ADAPTING TO PANDEMIC: Luncheon Canceled, But Law Day Traditions Go On

Former Nebraska Legislature Speaker Mike Flood was the keynote speaker at the Law Day Luncheon on May 1, 2019. (File photo)
Scott Stewart
The Daily Record

Law Day was among the many events across Omaha and the rest of the world impacted by the spread of the novel coronavirus.

The Omaha Bar Association’s annual luncheon was canceled, as the community remains under directed health measures that limit public gatherings. The restrictions – designed to reduce the cases of COVID-19, the disease caused by the coronavirus – extended into the courts, where jury trials remain postponed and an outbreak in the county prosecutor’s office threatened the Douglas County Courthouse.

Dave Sommers, executive director of the Omaha Bar Association, announced the luncheon’s cancellation in mid-March. The OBA has held the lunch for more than four decades.

“Law Day is actually much more than a lunch,” Sommers said in a news release. “It’s largely about reaching out to the children in the community and connecting with them about the importance of the legal system.”

The Omaha legal community holds mock trials, gives courthouse tours, invites lawyers to go into area classrooms and coordinates poster and essay contests around the Law Day theme each year. It also recognizes its own members through two public service awards, which are typically presented at the Law Day luncheon.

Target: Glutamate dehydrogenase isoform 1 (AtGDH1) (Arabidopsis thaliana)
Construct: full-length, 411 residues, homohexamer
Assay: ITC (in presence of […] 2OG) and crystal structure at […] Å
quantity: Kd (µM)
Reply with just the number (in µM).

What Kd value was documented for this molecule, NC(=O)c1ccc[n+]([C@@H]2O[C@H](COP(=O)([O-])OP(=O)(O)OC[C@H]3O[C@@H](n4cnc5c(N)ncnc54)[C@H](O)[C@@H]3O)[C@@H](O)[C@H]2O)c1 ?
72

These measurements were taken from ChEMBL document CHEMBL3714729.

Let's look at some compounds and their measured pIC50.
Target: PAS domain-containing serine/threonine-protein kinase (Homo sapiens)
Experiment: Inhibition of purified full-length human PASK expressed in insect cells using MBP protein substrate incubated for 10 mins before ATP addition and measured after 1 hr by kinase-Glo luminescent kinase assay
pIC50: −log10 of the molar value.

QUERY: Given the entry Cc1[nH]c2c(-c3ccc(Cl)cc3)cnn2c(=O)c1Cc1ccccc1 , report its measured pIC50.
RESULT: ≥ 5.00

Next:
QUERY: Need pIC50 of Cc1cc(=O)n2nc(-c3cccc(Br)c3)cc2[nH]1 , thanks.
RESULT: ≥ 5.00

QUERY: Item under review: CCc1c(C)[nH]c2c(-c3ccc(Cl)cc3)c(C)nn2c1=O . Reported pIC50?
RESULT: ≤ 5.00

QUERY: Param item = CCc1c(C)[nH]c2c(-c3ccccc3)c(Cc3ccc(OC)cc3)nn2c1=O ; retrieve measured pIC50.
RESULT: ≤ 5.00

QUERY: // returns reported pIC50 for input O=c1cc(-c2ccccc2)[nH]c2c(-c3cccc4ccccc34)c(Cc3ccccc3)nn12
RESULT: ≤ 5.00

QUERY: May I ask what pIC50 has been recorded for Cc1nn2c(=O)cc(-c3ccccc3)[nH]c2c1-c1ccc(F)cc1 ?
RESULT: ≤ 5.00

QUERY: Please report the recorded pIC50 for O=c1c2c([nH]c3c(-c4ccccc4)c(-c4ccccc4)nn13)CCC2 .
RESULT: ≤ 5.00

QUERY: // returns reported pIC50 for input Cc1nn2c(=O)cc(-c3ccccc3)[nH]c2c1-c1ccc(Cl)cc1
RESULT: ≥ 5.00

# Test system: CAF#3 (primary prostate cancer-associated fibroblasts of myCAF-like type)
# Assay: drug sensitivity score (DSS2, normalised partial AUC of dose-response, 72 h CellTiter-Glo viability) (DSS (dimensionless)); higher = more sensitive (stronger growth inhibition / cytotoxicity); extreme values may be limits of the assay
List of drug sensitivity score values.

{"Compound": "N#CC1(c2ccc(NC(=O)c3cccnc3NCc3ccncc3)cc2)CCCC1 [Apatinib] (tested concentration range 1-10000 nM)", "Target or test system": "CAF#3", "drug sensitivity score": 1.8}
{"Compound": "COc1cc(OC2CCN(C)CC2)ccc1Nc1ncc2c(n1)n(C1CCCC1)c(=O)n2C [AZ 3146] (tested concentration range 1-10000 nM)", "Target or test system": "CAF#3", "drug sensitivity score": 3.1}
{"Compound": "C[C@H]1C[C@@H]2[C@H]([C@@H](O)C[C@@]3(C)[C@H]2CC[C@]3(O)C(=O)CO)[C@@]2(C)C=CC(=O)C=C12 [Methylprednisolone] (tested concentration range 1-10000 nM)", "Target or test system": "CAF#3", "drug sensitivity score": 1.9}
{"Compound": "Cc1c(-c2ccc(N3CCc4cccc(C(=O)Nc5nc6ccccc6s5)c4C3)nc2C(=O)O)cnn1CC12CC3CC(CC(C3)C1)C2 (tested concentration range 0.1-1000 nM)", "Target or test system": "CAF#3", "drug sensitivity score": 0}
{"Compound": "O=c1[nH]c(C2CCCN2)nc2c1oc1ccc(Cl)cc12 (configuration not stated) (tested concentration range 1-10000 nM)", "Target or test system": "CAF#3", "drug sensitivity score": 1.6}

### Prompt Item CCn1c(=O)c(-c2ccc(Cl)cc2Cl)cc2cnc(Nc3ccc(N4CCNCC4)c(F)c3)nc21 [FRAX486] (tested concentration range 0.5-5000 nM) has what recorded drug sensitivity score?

The poster and essay contests were still held this year, and the public service awards were given, although no presentation ceremony is planned this year due to COVID-19.

“We’re foregoing any sort of in-person celebration,” Sommers said.

Those other activities will return next year, and this year’s OBA luncheon will be replaced by video presentations by the scheduled keynote and award recipients. Find it at

The national celebration of Law Day, organized by the American Bar Association, also has adapted to the spread of the coronavirus.

Pamela Roberts, the chair of Law Day 2020 and the former chair of the ABA Commission on Women in the Profession, told the ABA Journal that commemorating Law Day during the pandemic is particularly important.

“It is precisely in these moments – when people experience uncertainty and threatening changes to life as we knew it – that we, as a community, need to rely on our principles and institutions to ensure that our rights and freedoms are not cast aside,” she told the magazine.

The ABA Division for Public Education and the Law Library of Congress presented a Law Day 2020 program, “Social Movement Changing America: The Legacies of the 19th Amendment,” as a digital event last Thursday.

 Find more on Law Day at


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